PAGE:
KYIV – A light snow fell over the Ukrainian capital last week as bells from the golden-domed St. Michael’s Monastery rang out. Nearby, two men stopped to pay their respects at a memorial honoring the thousands of soldiers killed during the nearly eight years that Russia has been at war with Ukraine.
Besides the memorial, there are few outward signs in Kyiv of the armed conflict chewing up lives in the eastern Donbas region, where more than 14,000 people have been killed since 2014. The city and its roughly 3 million residents have kept humming along. And they are doing so now, as Russia masses troops and heavy weapons in a horseshoe around much of Ukraine’s border, threatening a new attack.
“In the morning, people go to work. In the afternoon, they are preparing for war. And at night, people are going clubbing,” Liubov Tsybulska, a Kyiv restaurateur and Russian disinformation specialist, told BuzzFeed News. As we spoke, people in Carhartt beanies and platform shoes chomped on New York–style pizza as Unknown Mortal Orchestra played overhead; it could have been a scene in Brooklyn.
“This is the largest mobilization of troops in Europe in decades. And as we speak, Russia is sending even more forces and arms to join them,” US Ambassador Linda Thomas-Greenfield said during a United Nations Security Council meeting to discuss Russia’s actions Monday. Her comments came a week after the US ordered the evacuation of family members of diplomats at the embassy in Kyiv.
And yet, Ukrainians largely aren’t flinching.
Ukrainians’ calm resolve comes from living for the past eight years with Russian guns aimed at them and an even longer history of facing threats from their country’s former imperial ruler.
“It is not the first Russia crisis we are living through. We’ve been under attack since 2014,” Aliona Osmolovska, a program director at Ukraine’s Ministry of Energy, told BuzzFeed News. “The initial shock with Russia’s latest military buildup this winter turned into annoyance. Then we burst into what we are good at in crisis modes — humor. People are posting memes. There are jokes about how our daily routines now fluctuate between normal office work, family chores, and training at the range or passing a first aid course.”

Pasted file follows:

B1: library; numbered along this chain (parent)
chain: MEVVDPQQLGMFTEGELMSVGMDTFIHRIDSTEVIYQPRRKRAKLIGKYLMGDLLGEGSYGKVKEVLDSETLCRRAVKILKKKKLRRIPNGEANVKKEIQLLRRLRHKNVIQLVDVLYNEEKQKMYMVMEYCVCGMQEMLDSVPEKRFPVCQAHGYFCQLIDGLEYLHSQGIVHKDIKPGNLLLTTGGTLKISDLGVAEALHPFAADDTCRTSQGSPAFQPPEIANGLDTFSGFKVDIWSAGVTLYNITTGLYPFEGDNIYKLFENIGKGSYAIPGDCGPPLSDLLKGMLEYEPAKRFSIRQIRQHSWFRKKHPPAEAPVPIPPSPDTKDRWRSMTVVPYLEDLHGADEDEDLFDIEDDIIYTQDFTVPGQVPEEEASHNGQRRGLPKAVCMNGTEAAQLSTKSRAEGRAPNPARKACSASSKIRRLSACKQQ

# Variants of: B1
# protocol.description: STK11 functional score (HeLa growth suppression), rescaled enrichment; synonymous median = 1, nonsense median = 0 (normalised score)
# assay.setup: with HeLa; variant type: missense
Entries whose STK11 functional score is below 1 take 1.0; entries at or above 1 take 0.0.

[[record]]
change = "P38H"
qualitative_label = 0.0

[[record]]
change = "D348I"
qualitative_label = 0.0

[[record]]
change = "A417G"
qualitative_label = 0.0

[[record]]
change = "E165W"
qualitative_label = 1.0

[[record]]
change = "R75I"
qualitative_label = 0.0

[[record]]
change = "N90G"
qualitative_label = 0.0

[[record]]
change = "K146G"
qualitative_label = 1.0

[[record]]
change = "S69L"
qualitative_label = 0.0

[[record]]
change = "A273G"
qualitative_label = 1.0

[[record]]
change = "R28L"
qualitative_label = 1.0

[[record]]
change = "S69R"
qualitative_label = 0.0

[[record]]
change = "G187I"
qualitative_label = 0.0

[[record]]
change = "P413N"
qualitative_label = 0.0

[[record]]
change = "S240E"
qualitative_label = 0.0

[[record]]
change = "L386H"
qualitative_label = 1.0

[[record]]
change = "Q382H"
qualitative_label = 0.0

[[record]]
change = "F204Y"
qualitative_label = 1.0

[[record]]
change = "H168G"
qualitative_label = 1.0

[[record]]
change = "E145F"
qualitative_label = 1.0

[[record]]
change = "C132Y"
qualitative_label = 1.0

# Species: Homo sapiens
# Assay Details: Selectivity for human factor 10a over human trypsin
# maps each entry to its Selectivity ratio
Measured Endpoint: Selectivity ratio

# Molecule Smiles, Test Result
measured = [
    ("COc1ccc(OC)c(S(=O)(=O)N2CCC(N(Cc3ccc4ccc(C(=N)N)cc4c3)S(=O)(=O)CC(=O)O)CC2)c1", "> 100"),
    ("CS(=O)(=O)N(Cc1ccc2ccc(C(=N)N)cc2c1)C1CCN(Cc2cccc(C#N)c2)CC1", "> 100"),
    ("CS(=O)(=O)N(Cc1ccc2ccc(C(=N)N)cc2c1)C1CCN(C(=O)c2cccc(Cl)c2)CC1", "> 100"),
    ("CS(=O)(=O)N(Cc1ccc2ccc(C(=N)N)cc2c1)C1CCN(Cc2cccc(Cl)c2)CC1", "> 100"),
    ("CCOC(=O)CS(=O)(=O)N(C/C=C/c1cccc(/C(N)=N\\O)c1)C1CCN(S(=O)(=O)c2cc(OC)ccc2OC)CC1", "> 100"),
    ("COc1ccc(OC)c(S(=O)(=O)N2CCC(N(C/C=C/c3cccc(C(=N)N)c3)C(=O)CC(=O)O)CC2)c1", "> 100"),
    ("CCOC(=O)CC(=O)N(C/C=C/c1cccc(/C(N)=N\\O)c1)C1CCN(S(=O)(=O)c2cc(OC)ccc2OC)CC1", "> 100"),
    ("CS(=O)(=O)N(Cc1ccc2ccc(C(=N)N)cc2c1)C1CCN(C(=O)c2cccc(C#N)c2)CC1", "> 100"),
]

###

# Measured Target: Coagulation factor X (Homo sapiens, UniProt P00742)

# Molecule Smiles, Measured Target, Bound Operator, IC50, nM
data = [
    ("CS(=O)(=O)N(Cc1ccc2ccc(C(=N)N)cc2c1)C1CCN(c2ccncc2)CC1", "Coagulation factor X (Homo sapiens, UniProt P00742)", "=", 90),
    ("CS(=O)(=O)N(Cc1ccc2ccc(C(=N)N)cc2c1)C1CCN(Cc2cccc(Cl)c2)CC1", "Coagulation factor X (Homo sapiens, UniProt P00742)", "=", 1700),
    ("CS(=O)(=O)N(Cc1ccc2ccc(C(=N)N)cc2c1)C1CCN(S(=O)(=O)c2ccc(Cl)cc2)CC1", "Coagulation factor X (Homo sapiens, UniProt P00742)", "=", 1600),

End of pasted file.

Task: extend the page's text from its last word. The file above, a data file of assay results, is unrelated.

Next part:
Indeed, rather than panicking, people are keeping calm and carrying on.
They are organizing volunteer defense forces and holding seminars to teach first aid; prepping bomb shelters and sharing advice on what to pack in “emergency suitcases.” But they are also lining up for films — one playing at the Zhovten movie theater in the historic Podil neighborhood is titled Everything Will Be All Right. They’re enjoying cocktails at the Who & Why speakeasy and hitting the dance floor with friends at quirky bars like Gnezdo.
Vitaliy Andronov, a 3D designer originally from an eastern Ukrainian city that is now controlled by Russia, was at Gnezdo celebrating his 36th birthday.
“I was in Donetsk in 2014, when jets were flying up to the city and where there was bombing, and I was looking at a guy who was aiming an AK-47 at me,” he said. “Now in Kyiv it’s not so scary as it was in 2014.”
He hasn’t changed much of his daily life in light of the recent tensions, except he said he’s thinking about getting a license to keep a shotgun at his home.
Late last week, a group of women shared a bottle of Ukrainian brandy beside the Golden Gate, the ancient entrance to Kyiv. Their howls could be heard a block away. Offering us a healthy pour, one woman, a university teacher, said war was the furthest thing from their minds. But if it were to happen, she conceded, they would have their party first.
Whether Ukrainians are taking their cues from their president, Volodymyr Zelensky, is debatable. But many agree with him that the threat of a new Russian invasion is not something to panic about — and that it may not even happen.